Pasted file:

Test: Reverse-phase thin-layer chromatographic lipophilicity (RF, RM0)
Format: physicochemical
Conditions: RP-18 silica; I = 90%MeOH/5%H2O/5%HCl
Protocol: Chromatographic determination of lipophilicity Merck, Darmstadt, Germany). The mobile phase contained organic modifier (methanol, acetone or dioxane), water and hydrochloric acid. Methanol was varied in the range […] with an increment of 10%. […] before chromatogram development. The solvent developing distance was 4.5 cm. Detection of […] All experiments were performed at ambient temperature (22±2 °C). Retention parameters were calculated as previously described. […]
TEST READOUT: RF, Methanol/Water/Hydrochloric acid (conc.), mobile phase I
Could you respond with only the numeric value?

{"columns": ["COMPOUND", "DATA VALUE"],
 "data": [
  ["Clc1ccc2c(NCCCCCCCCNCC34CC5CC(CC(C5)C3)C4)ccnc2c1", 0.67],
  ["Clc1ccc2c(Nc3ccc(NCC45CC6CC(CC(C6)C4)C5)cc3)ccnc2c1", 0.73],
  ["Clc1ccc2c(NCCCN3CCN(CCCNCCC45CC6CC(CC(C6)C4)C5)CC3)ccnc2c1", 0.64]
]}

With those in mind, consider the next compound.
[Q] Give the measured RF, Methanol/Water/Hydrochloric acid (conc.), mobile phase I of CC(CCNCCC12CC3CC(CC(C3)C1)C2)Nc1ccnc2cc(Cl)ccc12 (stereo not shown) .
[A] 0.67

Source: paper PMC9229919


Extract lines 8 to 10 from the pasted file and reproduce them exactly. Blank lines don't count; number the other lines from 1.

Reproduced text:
 "data": [
  ["Clc1ccc2c(NCCCCCCCCNCC34CC5CC(CC(C5)C3)C4)ccnc2c1", 0.67],
  ["Clc1ccc2c(Nc3ccc(NCC45CC6CC(CC(C6)C4)C5)cc3)ccnc2c1", 0.73],